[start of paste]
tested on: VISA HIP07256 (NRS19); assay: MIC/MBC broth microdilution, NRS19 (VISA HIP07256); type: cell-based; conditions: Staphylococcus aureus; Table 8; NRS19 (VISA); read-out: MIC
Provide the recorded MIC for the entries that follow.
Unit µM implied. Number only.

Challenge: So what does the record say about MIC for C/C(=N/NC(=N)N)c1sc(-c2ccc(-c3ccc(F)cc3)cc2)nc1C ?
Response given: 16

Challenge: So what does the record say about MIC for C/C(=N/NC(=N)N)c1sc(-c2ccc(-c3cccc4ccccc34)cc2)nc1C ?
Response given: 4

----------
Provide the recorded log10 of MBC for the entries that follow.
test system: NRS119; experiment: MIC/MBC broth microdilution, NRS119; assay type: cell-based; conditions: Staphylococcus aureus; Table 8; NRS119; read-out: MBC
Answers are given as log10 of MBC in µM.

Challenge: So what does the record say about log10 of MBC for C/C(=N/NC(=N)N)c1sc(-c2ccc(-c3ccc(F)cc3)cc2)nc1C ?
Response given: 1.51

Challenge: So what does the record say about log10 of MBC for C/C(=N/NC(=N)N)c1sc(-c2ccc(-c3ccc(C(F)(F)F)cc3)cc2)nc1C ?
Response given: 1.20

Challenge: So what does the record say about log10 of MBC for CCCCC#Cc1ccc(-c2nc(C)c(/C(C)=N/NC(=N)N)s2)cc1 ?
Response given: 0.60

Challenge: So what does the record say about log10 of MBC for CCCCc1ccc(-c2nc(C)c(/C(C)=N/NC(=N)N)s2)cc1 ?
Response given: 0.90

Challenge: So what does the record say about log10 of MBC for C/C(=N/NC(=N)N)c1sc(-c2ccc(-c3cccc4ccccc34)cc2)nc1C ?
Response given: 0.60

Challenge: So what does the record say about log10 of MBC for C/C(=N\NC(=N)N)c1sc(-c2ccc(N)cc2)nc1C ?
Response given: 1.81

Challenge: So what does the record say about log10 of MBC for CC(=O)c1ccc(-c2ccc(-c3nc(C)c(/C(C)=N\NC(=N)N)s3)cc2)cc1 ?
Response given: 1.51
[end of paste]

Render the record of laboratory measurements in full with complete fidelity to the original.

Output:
tested on: VISA HIP07256 (NRS19); assay: MIC/MBC broth microdilution, NRS19 (VISA HIP07256); type: cell-based; conditions: Staphylococcus aureus; Table 8; NRS19 (VISA); read-out: MIC
Provide the recorded MIC for the entries that follow.
Unit µM implied. Number only.

Challenge: So what does the record say about MIC for C/C(=N/NC(=N)N)c1sc(-c2ccc(-c3ccc(F)cc3)cc2)nc1C ?
Response given: 16

Challenge: So what does the record say about MIC for C/C(=N/NC(=N)N)c1sc(-c2ccc(-c3cccc4ccccc34)cc2)nc1C ?
Response given: 4

----------
Provide the recorded log10 of MBC for the entries that follow.
test system: NRS119; experiment: MIC/MBC broth microdilution, NRS119; assay type: cell-based; conditions: Staphylococcus aureus; Table 8; NRS119; read-out: MBC
Answers are given as log10 of MBC in µM.

Challenge: So what does the record say about log10 of MBC for C/C(=N/NC(=N)N)c1sc(-c2ccc(-c3ccc(F)cc3)cc2)nc1C ?
Response given: 1.51

Challenge: So what does the record say about log10 of MBC for C/C(=N/NC(=N)N)c1sc(-c2ccc(-c3ccc(C(F)(F)F)cc3)cc2)nc1C ?
Response given: 1.20

Challenge: So what does the record say about log10 of MBC for CCCCC#Cc1ccc(-c2nc(C)c(/C(C)=N/NC(=N)N)s2)cc1 ?
Response given: 0.60

Challenge: So what does the record say about log10 of MBC for CCCCc1ccc(-c2nc(C)c(/C(C)=N/NC(=N)N)s2)cc1 ?
Response given: 0.90

Challenge: So what does the record say about log10 of MBC for C/C(=N/NC(=N)N)c1sc(-c2ccc(-c3cccc4ccccc34)cc2)nc1C ?
Response given: 0.60

Challenge: So what does the record say about log10 of MBC for C/C(=N\NC(=N)N)c1sc(-c2ccc(N)cc2)nc1C ?
Response given: 1.81

Challenge: So what does the record say about log10 of MBC for CC(=O)c1ccc(-c2ccc(-c3nc(C)c(/C(C)=N\NC(=N)N)s3)cc2)cc1 ?
Response given: 1.51